independent. Similarly, as Table 3 shows, parents who rated their child higher on many of the
more positive personality characteristics also
viewed their adolescent as contributing more to
their family’s happiness/fulfillment, strength,
learning, closeness, growth, expanded social
network, and even career/job growth (KIPPPC). Few correlations emerged between parental perceptions and any of the negative Reiss
v . 18 n .2
factors; nor were there consistent correlations of
either positive or negative adolescent personality
characteristics and worries or rewards related to
transition. There were also no relations between
parent depression, reward, or family contributions and parents’ ratings of their child on the
Wishart Scales (r’s = -.26 to .30, ns).
Although for many decades individuals with
Down syndrome and their families have been
the subject of study, we continue to know little
about how adolescent characteristics relate to
parental reactions. As such, this study provides
additional information about adolescents with
DS, their parents, and the interplay between
characteristics of adolescents with DS and their
parents in relation to coping styles, transition,
and positive effects.
This study produced four main findings. First,
as a group, adolescents with DS remained
friendly and cheerful during their teenage
Burke et al.
Table 3. Correlations Between Positive Reiss Personality Factors and Parent Depression,
Feelings of Reward, and Perceptions of the Adolescent’s Positive Contribution to the Family
Help Others
Social Contact
Happiness/Fulfillment .346*
Awareness about
Future Issues
Expanded Social
Career/Job Growth
Learning Through
years. While adolescence is often a difficult
time for parents and their children, most parents of adolescents with DS continue to view
these children as happy, affectionate, and with
few internalizing or externalizing maladaptive
behaviours. While internalizing problems may
become more common as individuals with DS
get older (Dykens, et al., 2002; Stores, Stores,
Fellows, & Buckley, 1998; Tonge & Einfeld,
2003), these problems were not yet pervasive or
of clinical significance in this sample.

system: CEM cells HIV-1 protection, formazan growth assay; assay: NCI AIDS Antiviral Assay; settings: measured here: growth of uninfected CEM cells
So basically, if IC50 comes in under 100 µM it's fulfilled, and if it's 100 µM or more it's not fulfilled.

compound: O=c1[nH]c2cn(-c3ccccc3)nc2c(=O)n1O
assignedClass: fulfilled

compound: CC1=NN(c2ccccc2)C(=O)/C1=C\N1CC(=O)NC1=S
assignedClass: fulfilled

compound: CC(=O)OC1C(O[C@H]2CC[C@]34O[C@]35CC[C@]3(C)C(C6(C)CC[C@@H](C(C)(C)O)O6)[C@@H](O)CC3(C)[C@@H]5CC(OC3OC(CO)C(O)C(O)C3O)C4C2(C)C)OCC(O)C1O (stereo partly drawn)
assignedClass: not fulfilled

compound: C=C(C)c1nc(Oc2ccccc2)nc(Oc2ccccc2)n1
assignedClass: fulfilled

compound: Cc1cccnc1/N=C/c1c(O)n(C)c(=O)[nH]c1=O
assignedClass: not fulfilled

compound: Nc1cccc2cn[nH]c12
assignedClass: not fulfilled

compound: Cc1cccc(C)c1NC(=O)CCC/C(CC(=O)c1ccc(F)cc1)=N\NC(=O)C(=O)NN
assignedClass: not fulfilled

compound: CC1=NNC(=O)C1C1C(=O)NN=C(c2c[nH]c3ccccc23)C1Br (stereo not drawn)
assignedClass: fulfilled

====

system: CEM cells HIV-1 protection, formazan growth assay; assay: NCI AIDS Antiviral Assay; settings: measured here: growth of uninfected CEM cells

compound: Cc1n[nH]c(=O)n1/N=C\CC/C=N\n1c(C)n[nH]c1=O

Second, we noted the importance of active,
rational coping for these parents. Even compared to Lyne and Roger’s (2000) community
group, parents of adolescents with DS more
often endorsed a style of coping that was active
and rational, less often one that relied on avoidance. Levels of rational coping, in turn, related
to feelings of reward, both in relation to parenting the adolescent and from the benefits that
parents perceived that child as bringing to the
family. Prior studies have also noted that an
active coping style relates to parents’ feelings
of reward and positive contributions (Mak &
Ho, 2007), and that avoidant coping styles were
not related to positive perceptions. Hastings
and Taunt (2002) suggested that a focus on posi-
tive perceptions as coping resources could be
used as an intervention to help families adapt
to raising a child with disabilities. Those parents with more positive perceptions could also
help parents who are struggling, in that contact
with parents who have a positive attitude may
make other parents’ attitudes more positive,
thus helping them cope more effectively.
Third, we noticed an intriguing pattern of
relations between child negative and positive
behaviours and parental perceptions-reactions.
Thus, even though adolescent levels of internalizing problems were low, did not relate to age,
and few participants showed clinical levels of
CBCL Internalizing problems, such problems
were worrisome to parents. Indeed, adolescent
levels of Internalizing problems were related
to increased parental depression, and greater
worries (versus rewards) concerning their adolescents’ positive future outcomes and financial
independence. Conversely, parents feel that they
and their families benefit when their children
are more independent, social, moral and curious.
Such connections varied slightly with different
measures, but—just as parents are worried about